Look twice next time you see a glimmer in the grass—it might be a bit of history. So Laurie Rimon learned when she spotted a gold coin while hiking in the Galilee area of northern Israel last week, NPR reports. Amazingly, the coin was minted by Roman Emperor Trajan in AD107 and may shed light on Rome's military presence there at the time. "It's extremely exciting," says Israeli antiquities expert Donald Ariel. "[Trajan's] gold coins are extremely rare." This one was from a series made by Trajan honoring previous emperors: It shows Augustus and calls him "Divus Augustus" (meaning "Augustus the Divine") because he was considered divine after he died, says Ariel, per CNN. The coin's flipside shows Trajan's name next to symbols of Roman legions, another expert tells the Jewish Press.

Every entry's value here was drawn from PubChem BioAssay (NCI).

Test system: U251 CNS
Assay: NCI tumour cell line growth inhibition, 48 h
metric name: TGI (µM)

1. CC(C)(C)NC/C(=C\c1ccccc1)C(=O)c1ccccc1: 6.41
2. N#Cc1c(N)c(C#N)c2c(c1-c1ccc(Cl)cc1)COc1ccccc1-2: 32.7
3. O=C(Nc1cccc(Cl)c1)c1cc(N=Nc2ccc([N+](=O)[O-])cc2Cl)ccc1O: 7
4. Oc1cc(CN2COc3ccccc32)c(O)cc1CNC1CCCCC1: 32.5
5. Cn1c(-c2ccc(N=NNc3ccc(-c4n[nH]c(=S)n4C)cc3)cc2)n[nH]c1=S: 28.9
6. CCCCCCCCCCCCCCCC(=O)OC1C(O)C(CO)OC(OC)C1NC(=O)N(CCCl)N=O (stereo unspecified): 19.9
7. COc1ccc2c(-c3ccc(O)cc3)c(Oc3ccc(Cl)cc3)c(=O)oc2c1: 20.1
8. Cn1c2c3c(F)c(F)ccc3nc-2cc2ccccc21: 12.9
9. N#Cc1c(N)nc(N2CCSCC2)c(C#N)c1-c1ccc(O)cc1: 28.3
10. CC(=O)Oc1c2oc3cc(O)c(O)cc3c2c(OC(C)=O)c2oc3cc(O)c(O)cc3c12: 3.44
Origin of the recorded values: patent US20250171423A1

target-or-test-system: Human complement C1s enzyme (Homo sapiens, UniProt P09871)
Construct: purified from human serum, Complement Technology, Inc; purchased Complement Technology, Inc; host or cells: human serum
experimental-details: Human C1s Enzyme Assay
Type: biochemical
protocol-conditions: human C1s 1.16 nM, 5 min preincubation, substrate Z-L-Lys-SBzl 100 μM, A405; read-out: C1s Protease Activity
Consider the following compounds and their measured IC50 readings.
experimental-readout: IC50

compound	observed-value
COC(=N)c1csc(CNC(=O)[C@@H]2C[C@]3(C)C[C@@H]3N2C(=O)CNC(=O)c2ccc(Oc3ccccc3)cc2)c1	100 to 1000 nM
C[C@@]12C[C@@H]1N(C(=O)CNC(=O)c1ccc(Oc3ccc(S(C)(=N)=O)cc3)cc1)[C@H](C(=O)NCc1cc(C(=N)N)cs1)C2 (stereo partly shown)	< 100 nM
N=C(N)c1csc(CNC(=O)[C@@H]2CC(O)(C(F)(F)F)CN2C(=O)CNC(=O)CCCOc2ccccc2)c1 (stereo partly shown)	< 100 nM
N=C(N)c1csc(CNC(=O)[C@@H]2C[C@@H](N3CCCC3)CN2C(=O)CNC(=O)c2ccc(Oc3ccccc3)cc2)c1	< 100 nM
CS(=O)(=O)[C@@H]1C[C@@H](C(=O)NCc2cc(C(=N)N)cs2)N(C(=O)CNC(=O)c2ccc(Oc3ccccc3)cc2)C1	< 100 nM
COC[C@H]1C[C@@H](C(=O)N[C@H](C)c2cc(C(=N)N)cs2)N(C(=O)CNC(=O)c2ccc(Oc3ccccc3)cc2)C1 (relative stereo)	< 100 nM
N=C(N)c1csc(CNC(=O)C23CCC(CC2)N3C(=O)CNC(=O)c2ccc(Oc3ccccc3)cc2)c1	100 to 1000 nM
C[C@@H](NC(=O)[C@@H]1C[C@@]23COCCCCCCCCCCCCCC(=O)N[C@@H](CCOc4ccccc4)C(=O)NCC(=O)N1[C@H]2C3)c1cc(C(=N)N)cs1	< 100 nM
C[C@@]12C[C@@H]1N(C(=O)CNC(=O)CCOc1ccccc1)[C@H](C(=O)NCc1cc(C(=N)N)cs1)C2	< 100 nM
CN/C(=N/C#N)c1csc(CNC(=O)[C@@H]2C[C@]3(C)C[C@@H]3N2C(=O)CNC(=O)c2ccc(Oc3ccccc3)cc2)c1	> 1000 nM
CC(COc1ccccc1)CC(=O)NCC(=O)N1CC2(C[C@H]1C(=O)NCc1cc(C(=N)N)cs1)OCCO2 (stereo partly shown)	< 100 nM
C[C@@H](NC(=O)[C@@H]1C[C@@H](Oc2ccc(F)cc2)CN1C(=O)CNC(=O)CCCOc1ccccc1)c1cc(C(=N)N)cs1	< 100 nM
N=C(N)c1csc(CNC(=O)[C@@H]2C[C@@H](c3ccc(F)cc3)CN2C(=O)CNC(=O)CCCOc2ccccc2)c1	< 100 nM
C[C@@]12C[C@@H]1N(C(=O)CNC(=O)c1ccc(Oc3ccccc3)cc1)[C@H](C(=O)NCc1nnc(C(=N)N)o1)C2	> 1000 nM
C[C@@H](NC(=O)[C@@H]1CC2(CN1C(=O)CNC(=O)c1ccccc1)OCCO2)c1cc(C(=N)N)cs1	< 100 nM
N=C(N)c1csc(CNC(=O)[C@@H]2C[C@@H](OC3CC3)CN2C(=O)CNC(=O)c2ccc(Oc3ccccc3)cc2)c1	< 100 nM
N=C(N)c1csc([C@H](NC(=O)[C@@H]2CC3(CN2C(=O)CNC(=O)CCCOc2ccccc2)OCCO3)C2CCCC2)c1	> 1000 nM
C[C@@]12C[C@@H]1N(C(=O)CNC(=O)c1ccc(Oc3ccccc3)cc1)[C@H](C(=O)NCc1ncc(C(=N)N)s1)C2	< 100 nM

Only one other Trajan-minted coin of Augustus is known to exist, at the British Museum. So what does this one tell us? It may have been part of a soldier's pay to help quell the Bar Kochva revolt of Jews against the Roman Empire near Galilee, says Ariel. But the payment was hard to spend, because one gold coin equaled a month's salary (of 75 silver coins) and couldn't easily be used in town markets. As for Rimon, she admits it was "not easy" to give up the find. "It's not every day one discovers such an amazing object," she says. The Israel Antiquities Authority plans to give her a certificate of appreciation and hopes the coin will soon be shown publicly, the Jerusalem Post reports. But the IAA won't name the archaeological site near Rimon's discovery for fear of looters, notes Haaretz. (Another find from the Roman Empire: a ship full of salty fish sauce.)